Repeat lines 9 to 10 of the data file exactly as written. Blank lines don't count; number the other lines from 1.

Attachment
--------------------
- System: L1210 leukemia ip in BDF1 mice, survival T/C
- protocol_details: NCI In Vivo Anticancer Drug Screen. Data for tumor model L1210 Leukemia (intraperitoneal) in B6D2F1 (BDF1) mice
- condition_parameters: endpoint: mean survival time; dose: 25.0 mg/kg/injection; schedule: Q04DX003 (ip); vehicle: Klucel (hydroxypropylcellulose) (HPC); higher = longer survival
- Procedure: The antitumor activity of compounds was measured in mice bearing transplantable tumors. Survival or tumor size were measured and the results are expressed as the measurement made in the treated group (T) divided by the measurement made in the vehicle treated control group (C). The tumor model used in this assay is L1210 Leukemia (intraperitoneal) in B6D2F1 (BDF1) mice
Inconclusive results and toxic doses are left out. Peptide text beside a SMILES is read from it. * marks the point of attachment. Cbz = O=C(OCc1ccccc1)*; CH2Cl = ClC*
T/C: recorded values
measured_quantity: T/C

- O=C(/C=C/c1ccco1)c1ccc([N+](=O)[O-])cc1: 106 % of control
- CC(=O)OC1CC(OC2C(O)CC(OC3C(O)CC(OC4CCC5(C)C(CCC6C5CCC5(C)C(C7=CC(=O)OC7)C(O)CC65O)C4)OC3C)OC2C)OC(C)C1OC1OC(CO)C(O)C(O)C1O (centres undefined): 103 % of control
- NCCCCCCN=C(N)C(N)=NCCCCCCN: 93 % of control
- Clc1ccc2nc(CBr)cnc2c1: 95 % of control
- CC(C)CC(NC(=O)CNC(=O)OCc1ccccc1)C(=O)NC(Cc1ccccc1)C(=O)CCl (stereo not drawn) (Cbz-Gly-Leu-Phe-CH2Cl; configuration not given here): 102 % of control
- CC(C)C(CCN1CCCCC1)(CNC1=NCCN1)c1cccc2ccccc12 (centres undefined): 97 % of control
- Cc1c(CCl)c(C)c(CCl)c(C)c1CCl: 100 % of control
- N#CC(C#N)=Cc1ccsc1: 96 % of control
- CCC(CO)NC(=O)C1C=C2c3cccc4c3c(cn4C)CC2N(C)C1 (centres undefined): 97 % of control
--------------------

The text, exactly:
- CC(=O)OC1CC(OC2C(O)CC(OC3C(O)CC(OC4CCC5(C)C(CCC6C5CCC5(C)C(C7=CC(=O)OC7)C(O)CC65O)C4)OC3C)OC2C)OC(C)C1OC1OC(CO)C(O)C(O)C1O (centres undefined): 103 % of control
- NCCCCCCN=C(N)C(N)=NCCCCCCN: 93 % of control